HPSP now a LOT more lucrative

That’s a much better deal than I got…

Military sweetens the deal to entice medical students

A beefed-up scholarship program now offers a $20,000 signing bonus as well as full tuition and an increased monthly stipend.

By Myrle Croasdale, AMNews staff. July 7, 2008.amednews.com


Katie Doyle could have borrowed $200,000 to get through medical school. Instead, when she enters Nova Southeastern University College of Osteopathic Medicine in Fort Lauderdale, Fla., this fall, she won’t borrow a dime.

Doyle accepted a military scholarship that will pay her tuition, books and other school fees. A monthly stipend will cover living expenses. The scholarship, called the Health Professions Scholarship Program, or HPSP, also comes with a new $20,000 signing bonus.

…, Congress authorized the three branches to bolster their recruitment packages, resulting in the $20,000 bonus, along with a $300 hike in the scholarship’s monthly stipend, which is now $1,900. The money comes from military appropriations earmarked for medical corps recruitment. In 2007, the Air Force recruited 211 medical school students; the Army, 242; and the Navy, which also recruits for the Marines, 181.

That’s got to be a BIG shortfall for the Navy.  My Intern class in San Diego had over 100, and that was only one of two big NAVHOPS’s, with several smaller facilities.  Thus, the enticements.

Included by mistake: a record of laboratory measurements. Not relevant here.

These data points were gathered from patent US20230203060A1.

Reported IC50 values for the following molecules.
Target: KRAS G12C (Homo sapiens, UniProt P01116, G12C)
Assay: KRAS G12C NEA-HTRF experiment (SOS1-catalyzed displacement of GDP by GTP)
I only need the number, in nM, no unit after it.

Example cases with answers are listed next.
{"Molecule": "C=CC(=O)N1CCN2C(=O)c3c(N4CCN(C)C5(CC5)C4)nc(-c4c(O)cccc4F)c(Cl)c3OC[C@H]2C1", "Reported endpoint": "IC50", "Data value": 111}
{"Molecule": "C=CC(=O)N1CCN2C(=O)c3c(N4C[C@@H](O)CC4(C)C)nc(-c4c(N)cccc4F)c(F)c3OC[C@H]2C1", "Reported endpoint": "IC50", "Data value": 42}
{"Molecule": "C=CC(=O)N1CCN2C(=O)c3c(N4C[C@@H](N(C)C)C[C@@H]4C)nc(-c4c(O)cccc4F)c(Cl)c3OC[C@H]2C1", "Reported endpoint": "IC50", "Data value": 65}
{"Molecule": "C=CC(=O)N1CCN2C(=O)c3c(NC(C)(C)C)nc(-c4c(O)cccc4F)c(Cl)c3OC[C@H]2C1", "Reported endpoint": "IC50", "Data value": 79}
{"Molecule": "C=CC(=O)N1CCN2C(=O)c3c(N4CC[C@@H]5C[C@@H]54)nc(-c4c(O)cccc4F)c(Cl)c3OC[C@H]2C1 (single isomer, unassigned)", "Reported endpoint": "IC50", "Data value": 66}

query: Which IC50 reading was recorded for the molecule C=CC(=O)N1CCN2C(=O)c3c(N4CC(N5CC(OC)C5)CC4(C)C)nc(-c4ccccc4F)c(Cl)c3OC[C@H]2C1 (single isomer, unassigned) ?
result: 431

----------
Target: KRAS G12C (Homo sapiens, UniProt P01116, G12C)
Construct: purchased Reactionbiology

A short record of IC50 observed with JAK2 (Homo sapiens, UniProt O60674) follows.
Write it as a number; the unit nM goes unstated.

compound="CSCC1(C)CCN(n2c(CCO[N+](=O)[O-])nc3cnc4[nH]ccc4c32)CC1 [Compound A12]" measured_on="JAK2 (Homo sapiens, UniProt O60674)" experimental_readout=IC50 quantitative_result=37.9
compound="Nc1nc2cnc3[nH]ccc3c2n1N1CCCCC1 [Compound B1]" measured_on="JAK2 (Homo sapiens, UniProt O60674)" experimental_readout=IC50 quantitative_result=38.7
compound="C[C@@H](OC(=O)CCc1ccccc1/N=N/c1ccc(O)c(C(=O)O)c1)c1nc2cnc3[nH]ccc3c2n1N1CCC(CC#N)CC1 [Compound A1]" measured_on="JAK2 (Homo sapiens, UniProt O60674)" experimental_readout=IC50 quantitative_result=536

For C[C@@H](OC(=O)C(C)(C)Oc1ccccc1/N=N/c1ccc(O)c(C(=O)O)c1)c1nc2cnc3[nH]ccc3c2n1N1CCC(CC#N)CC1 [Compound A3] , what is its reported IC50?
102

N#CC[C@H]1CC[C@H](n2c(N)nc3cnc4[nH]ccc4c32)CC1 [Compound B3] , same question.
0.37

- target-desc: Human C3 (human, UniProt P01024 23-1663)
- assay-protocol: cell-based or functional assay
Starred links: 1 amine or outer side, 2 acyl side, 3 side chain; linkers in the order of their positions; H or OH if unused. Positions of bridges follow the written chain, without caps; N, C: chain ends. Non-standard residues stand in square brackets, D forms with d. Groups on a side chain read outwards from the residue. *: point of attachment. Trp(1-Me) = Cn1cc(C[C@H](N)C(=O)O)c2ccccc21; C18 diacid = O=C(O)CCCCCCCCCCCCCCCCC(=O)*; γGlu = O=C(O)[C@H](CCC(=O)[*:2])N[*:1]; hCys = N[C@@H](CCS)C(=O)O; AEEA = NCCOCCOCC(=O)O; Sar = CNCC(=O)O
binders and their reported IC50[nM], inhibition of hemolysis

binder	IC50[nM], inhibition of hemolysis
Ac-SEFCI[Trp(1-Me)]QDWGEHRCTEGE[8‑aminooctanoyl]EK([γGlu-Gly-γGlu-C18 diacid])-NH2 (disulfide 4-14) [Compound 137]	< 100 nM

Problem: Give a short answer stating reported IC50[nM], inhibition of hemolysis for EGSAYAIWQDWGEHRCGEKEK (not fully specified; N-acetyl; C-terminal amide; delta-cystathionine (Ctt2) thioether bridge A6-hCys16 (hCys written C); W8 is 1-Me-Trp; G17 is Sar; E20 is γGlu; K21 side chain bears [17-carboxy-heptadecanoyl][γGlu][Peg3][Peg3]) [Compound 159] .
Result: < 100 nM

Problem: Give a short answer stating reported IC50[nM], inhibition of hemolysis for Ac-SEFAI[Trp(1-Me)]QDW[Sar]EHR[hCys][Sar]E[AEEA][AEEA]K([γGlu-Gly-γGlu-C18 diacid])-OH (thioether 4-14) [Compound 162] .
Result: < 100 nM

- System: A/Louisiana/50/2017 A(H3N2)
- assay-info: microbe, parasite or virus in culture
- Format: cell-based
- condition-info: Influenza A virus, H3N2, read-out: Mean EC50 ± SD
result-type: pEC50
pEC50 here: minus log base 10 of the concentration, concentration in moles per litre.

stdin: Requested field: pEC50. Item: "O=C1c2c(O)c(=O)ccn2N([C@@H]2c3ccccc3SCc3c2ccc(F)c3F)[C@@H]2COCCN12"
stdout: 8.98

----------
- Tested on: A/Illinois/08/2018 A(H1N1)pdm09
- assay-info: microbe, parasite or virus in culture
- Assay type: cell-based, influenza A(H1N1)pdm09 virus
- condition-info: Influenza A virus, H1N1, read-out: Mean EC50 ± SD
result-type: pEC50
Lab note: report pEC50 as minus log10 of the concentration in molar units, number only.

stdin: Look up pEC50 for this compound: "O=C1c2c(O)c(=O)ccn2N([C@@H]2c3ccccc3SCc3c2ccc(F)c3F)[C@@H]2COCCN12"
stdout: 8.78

A reminder: the Navy HPSP Wki


Comments

  1. TheNewGuy says:

    HPSP has been suffering shortfalls in recruiting for some time… and military medicine will cease to exist without keeping a full HPSP pipeline. I think the Navy hasn’t even been able to fill their slots for the last year or so… eg. they can’t give scholarships away.

    Military medicine isn’t what it used to be, and that’s part of what’s driving the train. Unfortunately, in typical military fashion, they’re throwing money at the problem instead of addressing the problems that drive docs out.

    The single-digit retention rate for docs should tell you a lot.

  2. I think that the military has a lot of shortcomings when it comes to how they do medicine, but the HPSP is still an enticing offer (coming from an entering Army HPSP student). Especially with all the changes to Medicare coming up that are bound to hurt the civilian medical world, it seems more and more like a safe house even if there is a bunch of crap to be dealt with.

  3. Frank Drackman says:

    Jeez, I thought it was a good deal when it only paid $600/month and the only signing Bonus was if you didn’t get a Rectal during your Induction Physical. Best part was going over to the Admin Office on the day Tuition was due and just having to sign your name while everyone else was writing big checks.

  4. As a past hospital corpsman with the marine corps in the 1980s, I would suggest reading the writings of a corpsman related to his experience in a war enviornment at his site: http://www.docinthebox.blogspot.com. You may find this interesting.